Researchers at Kanazawa University report in Nano Letters how high-speed atomic force microscopy can be used to assess the effectivity of spike-neutralizing antibodies for preventing COVID-19. The use of such antibodies offers a promising alternative to vaccines.
14 Dec 2022
- DGIST Professor Suh Byung-chang's research team identified the regulation mechanism of calcium channels, which are important for signal transmission between nerve cells - A new clue to the development of substances for treating mental and neurological diseases
12 Dec 2022
Revelations about the mechanisms of two key proteins which maintain the asymmetric distribution of cholesterol within the cell membrane could help understand and treat diseases linked to its imbalance
09 Dec 2022
Silencing the gene, called WWP2, in patients in the early stages of cardiomyopathy could delay progression to heart failure by controlling immune cell infiltration and activation, and halting the formation of excessive scar tissue, preclinical data suggest.
30 Nov 2022
Osaka Metropolitan University researchers introduced seven proteins, thought to let bacteria swim by switching the direction that their helical bodies spiral, into a strain of synthetic bacterium with minimal genetic information. As a result, they confirmed that the synthetic bacterium named syn3, which is normally spherical, formed a helix that could swim by spiraling. Further investigation revealed that only two of these newly added proteins were required to make syn3 capable of minimal swimming. This swimming synthetic bacterium can be said to be the smallest mobile lifeform genetically, as it contains the fewest number of genes.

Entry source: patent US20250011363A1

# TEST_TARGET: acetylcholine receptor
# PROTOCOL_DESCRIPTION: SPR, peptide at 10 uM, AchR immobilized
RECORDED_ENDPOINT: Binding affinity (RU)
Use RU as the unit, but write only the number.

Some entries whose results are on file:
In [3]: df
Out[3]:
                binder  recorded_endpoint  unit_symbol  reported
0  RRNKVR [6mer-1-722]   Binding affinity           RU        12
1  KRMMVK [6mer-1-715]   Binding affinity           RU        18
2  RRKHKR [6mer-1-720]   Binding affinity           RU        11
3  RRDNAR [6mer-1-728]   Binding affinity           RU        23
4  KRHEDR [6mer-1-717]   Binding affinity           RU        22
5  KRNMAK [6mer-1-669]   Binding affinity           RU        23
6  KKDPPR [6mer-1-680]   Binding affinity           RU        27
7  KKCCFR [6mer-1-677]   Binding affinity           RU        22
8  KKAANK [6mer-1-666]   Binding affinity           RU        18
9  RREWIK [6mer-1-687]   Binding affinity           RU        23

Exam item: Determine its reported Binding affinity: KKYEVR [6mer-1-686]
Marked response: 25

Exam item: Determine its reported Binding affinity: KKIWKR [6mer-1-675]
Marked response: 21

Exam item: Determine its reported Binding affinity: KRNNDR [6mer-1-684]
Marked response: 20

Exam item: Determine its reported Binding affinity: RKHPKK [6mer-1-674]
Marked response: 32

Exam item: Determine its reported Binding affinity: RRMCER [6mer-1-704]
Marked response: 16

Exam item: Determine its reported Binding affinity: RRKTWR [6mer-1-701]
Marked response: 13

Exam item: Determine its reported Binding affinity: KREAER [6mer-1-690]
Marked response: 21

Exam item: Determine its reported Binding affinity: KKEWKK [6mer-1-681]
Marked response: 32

25 Nov 2022
A research group at the Osaka Metropolitan University Graduate School of Science has revealed a new system that allows them to control the behavior of the nematode worm Caenorhabditis elegans, using two different animal opsins, a type of light-sensitive protein. The first opsin was expressed in the worms’ sensory cells responsible for triggering avoidance behavior, making the worms move. This opsin was found to be approximately 7,000 times more sensitive to white light than the commonly used optogenetic protein channelrhodopsin-2. Likewise, a UV-sensitive opsin was expressed in the worms’ motor neurons, causing the worms to stop when exposed to UV light and start moving again when exposed to green light. Both opsins tested can be switched on and off repeatedly without breaking down, making them robust tools for future research, including the field of drug discovery.
21 Nov 2022
Intestinal bacteria composition is crucial to driving the recovery of neutrophils counts in the blood of mice following treatments such as stem cell transplants or chemotherapy.
14 Nov 2022
In a study recently published in the Journal of Extracellular Vesicles, researchers from Kanazawa University use high-speed microscopy to capture the dynamics of nanosized sacs released from cells.
08 Nov 2022